2008, R, 124 min. Directed by Alan Ball. Starring Summer Bishil, Aaron Eckhart, Toni Collette, Peter Macdissi, Maria Bello, Matt Letscher, Eugene Jones.
REVIEWED By Marjorie Baumgarten, Fri., Sept. 26, 2008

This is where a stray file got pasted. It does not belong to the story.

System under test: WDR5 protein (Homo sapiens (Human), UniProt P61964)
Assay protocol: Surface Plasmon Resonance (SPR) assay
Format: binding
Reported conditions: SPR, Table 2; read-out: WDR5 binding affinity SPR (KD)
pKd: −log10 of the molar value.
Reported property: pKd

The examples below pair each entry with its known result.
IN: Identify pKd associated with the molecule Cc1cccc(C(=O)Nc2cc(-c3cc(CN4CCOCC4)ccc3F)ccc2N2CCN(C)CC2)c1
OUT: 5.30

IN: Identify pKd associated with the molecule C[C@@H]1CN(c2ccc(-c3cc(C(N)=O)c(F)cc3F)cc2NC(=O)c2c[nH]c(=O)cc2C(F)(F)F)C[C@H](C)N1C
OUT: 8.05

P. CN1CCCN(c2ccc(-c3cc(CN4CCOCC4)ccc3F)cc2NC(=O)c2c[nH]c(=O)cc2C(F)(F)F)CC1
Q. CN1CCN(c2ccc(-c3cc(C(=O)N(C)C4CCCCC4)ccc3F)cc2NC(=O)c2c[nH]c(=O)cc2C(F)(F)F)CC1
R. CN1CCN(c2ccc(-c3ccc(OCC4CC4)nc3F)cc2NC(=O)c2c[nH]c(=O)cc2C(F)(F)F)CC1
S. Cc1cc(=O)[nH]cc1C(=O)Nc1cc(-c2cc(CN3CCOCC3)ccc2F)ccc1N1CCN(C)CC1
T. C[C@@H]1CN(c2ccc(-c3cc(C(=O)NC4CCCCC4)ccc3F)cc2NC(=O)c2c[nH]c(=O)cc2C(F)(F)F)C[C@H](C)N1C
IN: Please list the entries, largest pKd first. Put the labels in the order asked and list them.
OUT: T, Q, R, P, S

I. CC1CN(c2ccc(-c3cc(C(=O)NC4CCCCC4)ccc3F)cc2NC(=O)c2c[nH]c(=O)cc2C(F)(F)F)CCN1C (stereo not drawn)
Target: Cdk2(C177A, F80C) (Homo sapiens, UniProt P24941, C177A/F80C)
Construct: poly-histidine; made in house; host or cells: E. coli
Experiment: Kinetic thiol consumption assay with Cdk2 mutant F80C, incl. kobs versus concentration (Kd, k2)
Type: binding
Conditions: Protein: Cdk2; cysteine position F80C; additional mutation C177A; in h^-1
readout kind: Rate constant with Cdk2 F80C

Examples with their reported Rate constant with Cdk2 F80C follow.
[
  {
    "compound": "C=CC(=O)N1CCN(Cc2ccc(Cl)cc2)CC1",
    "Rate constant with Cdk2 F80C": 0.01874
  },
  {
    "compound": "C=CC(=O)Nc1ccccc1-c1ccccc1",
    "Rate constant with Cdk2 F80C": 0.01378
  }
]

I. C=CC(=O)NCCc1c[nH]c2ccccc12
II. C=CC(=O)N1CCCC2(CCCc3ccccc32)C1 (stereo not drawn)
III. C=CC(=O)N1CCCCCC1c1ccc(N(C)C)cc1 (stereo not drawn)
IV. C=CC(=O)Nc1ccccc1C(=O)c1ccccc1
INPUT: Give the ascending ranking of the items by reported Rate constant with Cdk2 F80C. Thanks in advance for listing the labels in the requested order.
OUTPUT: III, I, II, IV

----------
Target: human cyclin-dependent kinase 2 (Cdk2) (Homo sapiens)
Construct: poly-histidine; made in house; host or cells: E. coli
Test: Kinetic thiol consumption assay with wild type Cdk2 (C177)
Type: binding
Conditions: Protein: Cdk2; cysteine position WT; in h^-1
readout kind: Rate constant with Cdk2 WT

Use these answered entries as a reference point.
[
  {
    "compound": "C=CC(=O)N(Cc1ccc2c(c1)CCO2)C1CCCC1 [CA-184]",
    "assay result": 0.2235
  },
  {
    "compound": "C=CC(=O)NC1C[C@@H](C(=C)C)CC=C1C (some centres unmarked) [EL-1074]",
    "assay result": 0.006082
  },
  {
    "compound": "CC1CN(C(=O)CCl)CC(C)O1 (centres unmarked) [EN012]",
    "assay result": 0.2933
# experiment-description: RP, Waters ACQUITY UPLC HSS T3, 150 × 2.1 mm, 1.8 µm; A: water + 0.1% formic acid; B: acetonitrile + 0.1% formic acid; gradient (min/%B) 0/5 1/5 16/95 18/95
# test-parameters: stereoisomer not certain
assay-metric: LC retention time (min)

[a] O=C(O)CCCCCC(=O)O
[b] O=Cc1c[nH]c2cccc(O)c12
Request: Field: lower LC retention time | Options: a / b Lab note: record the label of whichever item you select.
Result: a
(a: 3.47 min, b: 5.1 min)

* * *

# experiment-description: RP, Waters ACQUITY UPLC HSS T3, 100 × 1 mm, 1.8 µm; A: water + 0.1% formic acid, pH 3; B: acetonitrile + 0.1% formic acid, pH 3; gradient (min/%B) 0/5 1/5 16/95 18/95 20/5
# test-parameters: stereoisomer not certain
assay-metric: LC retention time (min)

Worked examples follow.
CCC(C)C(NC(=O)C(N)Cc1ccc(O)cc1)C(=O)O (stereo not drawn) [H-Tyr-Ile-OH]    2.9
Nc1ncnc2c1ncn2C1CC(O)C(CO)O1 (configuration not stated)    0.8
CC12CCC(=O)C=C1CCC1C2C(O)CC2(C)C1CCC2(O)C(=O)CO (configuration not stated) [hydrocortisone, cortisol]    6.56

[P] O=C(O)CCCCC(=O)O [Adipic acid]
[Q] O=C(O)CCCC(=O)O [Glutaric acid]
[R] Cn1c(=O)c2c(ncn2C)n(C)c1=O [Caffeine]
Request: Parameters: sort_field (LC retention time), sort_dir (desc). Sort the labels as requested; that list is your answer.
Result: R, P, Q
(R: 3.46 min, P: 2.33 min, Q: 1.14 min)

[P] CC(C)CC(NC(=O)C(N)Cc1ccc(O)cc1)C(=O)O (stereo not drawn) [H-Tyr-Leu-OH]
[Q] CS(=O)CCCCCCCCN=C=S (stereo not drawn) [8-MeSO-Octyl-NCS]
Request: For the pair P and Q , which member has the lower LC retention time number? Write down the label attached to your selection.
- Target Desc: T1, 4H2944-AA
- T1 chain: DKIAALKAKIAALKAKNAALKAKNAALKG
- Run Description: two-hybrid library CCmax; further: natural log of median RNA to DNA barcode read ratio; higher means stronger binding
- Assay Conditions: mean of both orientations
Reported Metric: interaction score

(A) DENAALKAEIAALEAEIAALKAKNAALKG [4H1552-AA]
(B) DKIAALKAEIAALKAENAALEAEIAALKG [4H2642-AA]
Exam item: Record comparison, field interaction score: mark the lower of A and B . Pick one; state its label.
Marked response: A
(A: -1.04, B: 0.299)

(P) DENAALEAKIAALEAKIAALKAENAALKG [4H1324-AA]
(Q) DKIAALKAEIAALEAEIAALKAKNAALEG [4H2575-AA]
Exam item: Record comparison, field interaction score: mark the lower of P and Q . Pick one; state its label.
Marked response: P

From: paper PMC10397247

“You’re beautiful just the way you are,” says her mother’s boyfriend as he’s about to shave 13-year-old Jasira’s pubic hair. Already there are mixed messages between words and deeds, and the confused but anxious-to-be-appreciated girl stands in her bathroom and stares into the distance. That’s the opening sequence of Towelhead, a movie guaranteed to discomfit and dismay, though the narrative’s acute observations are also leavened with humorous touches. Based on Alicia Erian’s 2005 novel, Towelhead will not appeal to all viewers with its dangerous plunge into the awkwardness of adolescent discovery of sexuality and self-identity. It’s a minefield out there, and it doesn’t help that Towelhead is populated with a rash of unconscionable adults and epithet-tossing kids. At times, the film’s sexual predation recalls the discomfiture provoked by Todd Solondz in Happiness, but Towelhead tells the story from the young girl’s perspective and, in the process, pinpoints the realistic confusion that comes from trying to make sense of our society’s conflicting signals about a woman’s desirability. The film marks Ball’s feature-directing debut, after penning the Oscar-winning script for American Beauty and creating HBO’s eccentric Six Feet Under. Personally, I have never been too enthusiastic about either of those acclaimed projects, and though Towelhead’s plot may sound similar to American Beauty, Ball’s maintenance of the focus on the young girl rather than the adults in the story makes all the difference. Towelhead also finds Ball dialing down the quirk factor that usually dominates his work. Jasira Maroun (a startlingly good Bishil, who was 18 at the time of the filming) is half Caucasian and half Lebanese, which only adds to her identity issues, especially since the story is set during the first Gulf war. After the shaving incident in the film’s opening, her mother (Bello) sends Jasira away to live with her father, Rifat (Macdissi), a Lebanese Christian who lives in Houston and works at NASA. He, too, is a sea of contradictions, happy in the American world but holding conservative ties to his traditional world. He slaps Jasira when she come down to breakfast in shorts her first morning there, and will not allow her to use tampons or date a black boy, but he is utterly without discretion in his relationship with his own girlfriend. Then there are the Vuosos, the Marouns' neighbors at the end of their suburban cul-de-sac. Jasira discovers a stash of skin mags belonging to Mr. Vuoso (Eckhart) while babysitting his annoying son (who hurls the title epithet in her direction). She also innocently experiences her first orgasm while perusing them, after which she becomes intrigued by the man, who ultimately takes advantage of her natural curiosity. Also in the mix is another neighbor (Collette), a very pregnant woman who suspects something untoward is happening (indeed, it's called statutory rape) and invites Jasira to visit in her home and gives her a copy of a book resembling Our Bodies, Ourselves. The story builds to a feverish pitch and then never reaches a satisfactory conclusion. But while it’s onscreen, the film moves, incites, and jabs, all while reminding us how difficult it is to grow up female and sane in this world.